Tank Tightness Testing
Hugh's Mechanical Equipment is a company that takes personal pride ensuring that every customer receives the highest level of superior customer service.
Tank testing helps determine the integrity of your tank, and whether or not it's safe to continue using. We are equipped with the most accurate tank testing equipment the industry has to offer.
The Horner EZY3 Locator Plus offers certified reports and instant results with every test. Using Exceptional technology, our tank testing system has been the preferred testing method for more than two decades. The EZY 3 Locator Plus uses a non-volume metric vacuum test method, third party certified, EPA approved and meets or exceeds the United States Environmental Protection Agency accuracy for tank testing. Used for Industrial and Residential below ground and above ground fuel tanks.
Principle of Operation – EZY 3 Locator Plus
A slight negative pressure (vacuum) is applied to the tank system. Air and/or water will be drawn into the tank if a leak exists. A tank system should not be declared tight if; acoustic signal detected is different from the baseline signal (obtained before vacuum is placed on the tank), OR if water ingress is detected by the water sensor.
A high-tech acoustic microphone is used to determine tank tightness.
- An acoustic signal that reveals "no" sound, and/or no water intrusion indicates a tight tank.
- A leak in the ullage (dry) portion of the tank reveals a "hiss" sound.
- A leak below liquid level (wet) portion of the tank reveals a "bubbling" sound.
If there is ground water above the tank bottom, and a leak exists below the ground water level, water will be drawn into the tank. This gain of water is detected by the water sensor.
EZY 3 Locator Plus Benefits
- Non-volumetric acoustic precision test.
- Strictly a pass/fail test. There is not a gallon per hour threshold value as is with volumetric tests.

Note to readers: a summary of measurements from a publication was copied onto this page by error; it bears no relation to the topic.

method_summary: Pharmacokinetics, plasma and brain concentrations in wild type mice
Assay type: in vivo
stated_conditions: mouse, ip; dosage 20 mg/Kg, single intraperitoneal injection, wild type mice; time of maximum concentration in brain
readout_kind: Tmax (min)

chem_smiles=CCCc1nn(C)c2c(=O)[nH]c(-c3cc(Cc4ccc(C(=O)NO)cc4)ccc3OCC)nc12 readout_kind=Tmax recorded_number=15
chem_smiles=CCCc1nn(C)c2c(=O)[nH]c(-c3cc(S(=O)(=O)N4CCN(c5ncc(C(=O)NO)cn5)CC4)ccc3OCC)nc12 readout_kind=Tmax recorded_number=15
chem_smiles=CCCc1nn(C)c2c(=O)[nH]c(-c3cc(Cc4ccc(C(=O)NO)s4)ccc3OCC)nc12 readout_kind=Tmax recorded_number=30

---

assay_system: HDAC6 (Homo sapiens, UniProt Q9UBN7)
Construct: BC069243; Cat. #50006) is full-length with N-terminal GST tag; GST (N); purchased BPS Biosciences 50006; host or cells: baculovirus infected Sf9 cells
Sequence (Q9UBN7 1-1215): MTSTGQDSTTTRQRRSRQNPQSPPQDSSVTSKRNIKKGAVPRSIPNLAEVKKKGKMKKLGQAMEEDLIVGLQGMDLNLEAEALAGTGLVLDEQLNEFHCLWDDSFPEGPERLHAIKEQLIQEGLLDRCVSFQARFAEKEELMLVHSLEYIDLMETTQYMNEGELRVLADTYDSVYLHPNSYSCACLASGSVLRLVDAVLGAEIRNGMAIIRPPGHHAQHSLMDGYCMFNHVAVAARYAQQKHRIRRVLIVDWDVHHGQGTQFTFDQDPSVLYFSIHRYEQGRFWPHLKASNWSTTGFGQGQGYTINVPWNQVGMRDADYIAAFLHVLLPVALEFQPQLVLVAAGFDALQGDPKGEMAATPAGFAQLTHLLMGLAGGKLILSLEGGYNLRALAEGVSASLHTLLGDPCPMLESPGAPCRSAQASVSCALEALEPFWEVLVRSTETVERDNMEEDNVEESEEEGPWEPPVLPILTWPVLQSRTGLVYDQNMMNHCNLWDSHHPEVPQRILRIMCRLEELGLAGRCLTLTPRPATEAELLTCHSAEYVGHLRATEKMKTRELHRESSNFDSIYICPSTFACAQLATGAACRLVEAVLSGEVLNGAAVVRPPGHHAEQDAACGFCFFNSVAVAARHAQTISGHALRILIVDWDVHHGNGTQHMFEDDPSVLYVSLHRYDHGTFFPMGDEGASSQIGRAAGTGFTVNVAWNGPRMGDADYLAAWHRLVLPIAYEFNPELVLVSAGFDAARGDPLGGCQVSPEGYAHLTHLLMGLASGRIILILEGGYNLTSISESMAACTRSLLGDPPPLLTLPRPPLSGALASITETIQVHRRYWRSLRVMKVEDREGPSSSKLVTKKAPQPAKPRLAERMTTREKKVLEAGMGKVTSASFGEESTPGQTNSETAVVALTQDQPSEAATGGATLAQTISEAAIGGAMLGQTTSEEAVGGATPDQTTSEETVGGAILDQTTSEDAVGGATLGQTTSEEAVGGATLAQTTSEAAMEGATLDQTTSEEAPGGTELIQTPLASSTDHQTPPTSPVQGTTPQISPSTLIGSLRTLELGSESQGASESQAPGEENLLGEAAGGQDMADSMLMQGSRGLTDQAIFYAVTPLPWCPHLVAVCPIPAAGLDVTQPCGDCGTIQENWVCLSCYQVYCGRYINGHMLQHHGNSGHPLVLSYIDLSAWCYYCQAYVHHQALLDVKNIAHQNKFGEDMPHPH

- Can test tanks with 0% to 99% fuel level in tanks up to 30,000 gallon capacity. Ullage volume must be the greater of 1% of tank volume OR 50 gallons.
- Does not require a temperature stabilization period.
- Third party evaluated and meets or exceeds all US EPA tightness test requirements.
What steps are taken for a tank tightness test?
- Groundwater and product levels are measured to determine the vacuum pressure required for the test.
- The testing equipment is temporarily installed in the tank, usually through the fill pipe.
- The product supply and return lines are closed as close to the tank as possible.
- The tank vent line is plugged using and expandable test plug or fernco.
- The tank will be taken out of service during the test for a minimum of 30 minutes.
What if my tank fails a tightness test?
If the tightness test indicates that the storage system (tank and associated piping) is leaking, the leak must be reported to the State DEP by any person with knowledge of the leak. The next step is to quickly determine the source of the leak, whether tank or piping. We recommend the whole tank system, as well as all lines and piping, be inspected, checked for leaks and repaired if necessary. The tank should then be re-tested to obtain a passing test result.
What are the regulatory requirements for tank tightness testing?
Tightness tests must be performed periodically. New UST systems–those installed after December 1988–must have tank tightness tests every 5 years for 10 years following installation. In most cases, existing UST systems–those installed before December 1988–that have spill, overfill, and corrosion protection must have tank tightness tests every 5 years for 10 years following upgrade. There are only a few cases requiring fewer tightness tests. Existing UST systems that have not been upgraded must have tank tightness tests annually until December 1998, after which these tanks must be upgraded, replaced, or closed.
Please give us a call today for a free estimate and let us provide you with the personal satisfaction and comfort in knowing your fuel tank system is operating properly and within Federal, State and Local regulations. (Click or Call Us to learn your State's Regulations)